My car’s useful dashboard display has a section that gives a percentage reading, now about 42%, which gets lower week by week. In about 5 months it will reach zero which means an oil change is needed, the car service is due and perhaps the MOT too. With those jobs completed the reading is reset to 100% and away we go. Motorists know that the annual service and MOT aren’t the whole thing by any means. Refuelling, cleaning, insurance, repairs, tax, route finding, traffic jams and other motoring hazards all come into the picture until the next major reset.
Advent is intended to be a reset after the year from last Advent has taken us through Christmas, Lent, Easter, Pentecost and beyond, via what are known as Ordinary Sundays. On the way we keep going, helped by worship, fellowship, prayer, and service for and from others. Nevertheless, there is plenty to throw us off track in the Christian Life. Perhaps the uncertainties of life with covid, health issues, losses, disappointments, or other problems have distracted us, or we have been run ragged by the demands of life. It is time for a reset, which is why Advent was invented about 1500 years ago.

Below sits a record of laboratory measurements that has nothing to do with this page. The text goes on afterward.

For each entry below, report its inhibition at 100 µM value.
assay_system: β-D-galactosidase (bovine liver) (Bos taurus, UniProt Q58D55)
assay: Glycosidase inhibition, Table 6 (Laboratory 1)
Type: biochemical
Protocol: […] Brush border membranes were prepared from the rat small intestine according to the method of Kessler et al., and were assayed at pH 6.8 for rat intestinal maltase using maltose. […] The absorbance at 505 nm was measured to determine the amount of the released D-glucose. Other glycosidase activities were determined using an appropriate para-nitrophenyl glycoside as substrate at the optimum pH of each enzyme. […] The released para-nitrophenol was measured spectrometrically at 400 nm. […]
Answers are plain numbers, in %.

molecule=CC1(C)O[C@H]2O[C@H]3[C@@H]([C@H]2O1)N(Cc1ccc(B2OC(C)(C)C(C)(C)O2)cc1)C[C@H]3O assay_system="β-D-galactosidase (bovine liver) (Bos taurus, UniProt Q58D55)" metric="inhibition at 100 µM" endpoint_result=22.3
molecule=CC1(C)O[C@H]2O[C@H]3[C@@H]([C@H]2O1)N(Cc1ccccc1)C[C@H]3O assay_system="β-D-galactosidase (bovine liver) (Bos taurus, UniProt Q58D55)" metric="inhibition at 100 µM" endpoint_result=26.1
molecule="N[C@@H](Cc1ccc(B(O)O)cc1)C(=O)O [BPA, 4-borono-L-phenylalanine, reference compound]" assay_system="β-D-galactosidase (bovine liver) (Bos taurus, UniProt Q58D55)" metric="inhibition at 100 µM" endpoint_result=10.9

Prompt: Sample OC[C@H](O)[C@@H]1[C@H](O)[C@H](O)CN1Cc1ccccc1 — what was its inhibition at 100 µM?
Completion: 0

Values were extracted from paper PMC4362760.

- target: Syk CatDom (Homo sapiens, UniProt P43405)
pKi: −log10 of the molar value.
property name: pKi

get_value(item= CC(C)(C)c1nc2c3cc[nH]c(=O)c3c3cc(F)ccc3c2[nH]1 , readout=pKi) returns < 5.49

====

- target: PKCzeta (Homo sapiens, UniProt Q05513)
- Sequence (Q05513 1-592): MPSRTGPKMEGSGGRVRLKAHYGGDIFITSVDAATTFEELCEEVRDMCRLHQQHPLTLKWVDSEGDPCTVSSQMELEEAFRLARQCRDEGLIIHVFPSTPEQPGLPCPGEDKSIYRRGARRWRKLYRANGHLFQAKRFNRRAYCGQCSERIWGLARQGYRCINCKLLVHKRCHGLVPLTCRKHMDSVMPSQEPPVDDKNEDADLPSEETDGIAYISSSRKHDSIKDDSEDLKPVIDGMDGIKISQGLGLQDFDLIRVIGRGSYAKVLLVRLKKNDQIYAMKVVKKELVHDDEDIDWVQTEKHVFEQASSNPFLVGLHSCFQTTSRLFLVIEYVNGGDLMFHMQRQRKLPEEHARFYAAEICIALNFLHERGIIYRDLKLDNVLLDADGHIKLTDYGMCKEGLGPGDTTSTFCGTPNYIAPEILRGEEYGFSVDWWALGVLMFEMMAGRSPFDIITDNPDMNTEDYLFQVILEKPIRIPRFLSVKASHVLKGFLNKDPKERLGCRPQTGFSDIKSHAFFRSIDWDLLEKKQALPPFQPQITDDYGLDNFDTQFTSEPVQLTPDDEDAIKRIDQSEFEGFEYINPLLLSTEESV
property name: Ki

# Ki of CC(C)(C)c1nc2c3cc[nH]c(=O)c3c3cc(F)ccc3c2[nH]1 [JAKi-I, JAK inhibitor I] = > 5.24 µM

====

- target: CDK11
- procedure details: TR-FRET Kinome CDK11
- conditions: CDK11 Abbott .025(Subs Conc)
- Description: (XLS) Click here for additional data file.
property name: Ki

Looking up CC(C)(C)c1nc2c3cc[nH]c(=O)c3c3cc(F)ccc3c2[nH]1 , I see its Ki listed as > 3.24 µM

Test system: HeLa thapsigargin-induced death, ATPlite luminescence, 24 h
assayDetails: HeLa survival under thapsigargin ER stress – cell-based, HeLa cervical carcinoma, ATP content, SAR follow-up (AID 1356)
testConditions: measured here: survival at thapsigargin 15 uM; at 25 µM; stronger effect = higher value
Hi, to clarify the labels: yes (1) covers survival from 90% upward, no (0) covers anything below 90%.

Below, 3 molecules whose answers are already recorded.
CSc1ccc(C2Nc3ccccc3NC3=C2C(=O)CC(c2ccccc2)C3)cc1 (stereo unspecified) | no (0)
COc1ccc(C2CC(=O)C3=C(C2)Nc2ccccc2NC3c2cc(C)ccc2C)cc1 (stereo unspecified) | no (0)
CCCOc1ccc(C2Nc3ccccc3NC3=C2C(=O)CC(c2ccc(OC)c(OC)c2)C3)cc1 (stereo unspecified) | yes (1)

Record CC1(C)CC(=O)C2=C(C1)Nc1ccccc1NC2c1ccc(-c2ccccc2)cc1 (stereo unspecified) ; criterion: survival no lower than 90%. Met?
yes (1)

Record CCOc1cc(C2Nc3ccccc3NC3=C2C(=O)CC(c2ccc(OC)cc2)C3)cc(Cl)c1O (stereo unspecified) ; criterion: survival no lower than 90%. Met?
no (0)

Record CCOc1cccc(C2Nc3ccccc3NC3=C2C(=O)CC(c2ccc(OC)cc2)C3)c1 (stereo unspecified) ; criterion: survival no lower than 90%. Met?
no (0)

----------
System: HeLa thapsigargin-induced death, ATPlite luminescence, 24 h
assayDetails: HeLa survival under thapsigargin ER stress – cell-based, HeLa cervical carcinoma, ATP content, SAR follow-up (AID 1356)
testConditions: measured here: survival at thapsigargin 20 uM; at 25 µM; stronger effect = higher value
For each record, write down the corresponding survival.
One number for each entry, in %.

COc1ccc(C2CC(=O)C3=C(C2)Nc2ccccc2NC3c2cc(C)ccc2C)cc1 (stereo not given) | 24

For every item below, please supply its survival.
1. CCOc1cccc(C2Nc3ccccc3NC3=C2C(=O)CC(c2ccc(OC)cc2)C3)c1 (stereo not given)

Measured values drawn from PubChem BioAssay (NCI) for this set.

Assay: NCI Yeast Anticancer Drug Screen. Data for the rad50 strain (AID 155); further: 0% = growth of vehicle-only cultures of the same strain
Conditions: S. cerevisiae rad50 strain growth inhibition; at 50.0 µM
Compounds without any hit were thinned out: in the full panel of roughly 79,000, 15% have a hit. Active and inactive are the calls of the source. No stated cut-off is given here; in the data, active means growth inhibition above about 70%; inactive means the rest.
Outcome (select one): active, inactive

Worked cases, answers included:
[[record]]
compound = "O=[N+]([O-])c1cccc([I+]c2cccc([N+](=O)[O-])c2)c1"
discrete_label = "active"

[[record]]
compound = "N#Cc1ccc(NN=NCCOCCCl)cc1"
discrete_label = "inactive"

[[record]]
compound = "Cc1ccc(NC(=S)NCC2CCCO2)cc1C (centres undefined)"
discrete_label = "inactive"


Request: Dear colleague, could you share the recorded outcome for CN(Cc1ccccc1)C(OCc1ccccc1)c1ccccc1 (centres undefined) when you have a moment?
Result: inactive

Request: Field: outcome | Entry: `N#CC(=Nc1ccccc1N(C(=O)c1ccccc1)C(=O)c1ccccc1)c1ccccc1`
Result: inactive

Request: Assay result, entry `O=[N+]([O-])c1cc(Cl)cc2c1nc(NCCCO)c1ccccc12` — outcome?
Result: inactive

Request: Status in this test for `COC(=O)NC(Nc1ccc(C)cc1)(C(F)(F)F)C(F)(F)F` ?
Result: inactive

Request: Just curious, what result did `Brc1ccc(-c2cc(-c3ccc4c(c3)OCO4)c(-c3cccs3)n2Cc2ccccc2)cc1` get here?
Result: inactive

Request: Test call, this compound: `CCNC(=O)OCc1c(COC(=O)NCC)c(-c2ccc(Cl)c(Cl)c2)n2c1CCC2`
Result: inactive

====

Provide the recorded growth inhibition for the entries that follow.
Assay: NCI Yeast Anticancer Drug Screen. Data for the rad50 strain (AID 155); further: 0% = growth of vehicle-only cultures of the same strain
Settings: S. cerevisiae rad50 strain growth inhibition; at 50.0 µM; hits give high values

Originally the idea was to spend six weeks in self-examination and penitence before Christmas. That was dropped to four and nowadays we use the Advent ring with one candle for each Sunday, and the fifth, representing Christ, in the centre for Christmas Day. Here is how the first three Sundays work:
Advent’s first Sunday calls for watchfulness when in overwhelmingly confusing, distracting, and troublesome times. The consumer frenzy, serial partying and sometimes family tensions in December can certainly be diverting! The message is, ‘always be aware of God even in distracting times’. The second and third Sundays of Advent focus on John the Baptist who prepared the way for Jesus with forceful preaching and a call to commitment. Luke 3 samples John’s preaching; share with the needy, don’t be greedy and treat people honestly and with respect. The message is ‘get your life right and renew your Christian commitment’. In Methodism we usually do that in the covenant service in January or the Methodist New Year in September but why not in Advent? Just a thought. Hopefully, Advent resets our commitment to Jesus Christ in time for Christmas and beyond.
So, a blessed Advent to all.
Rev John Young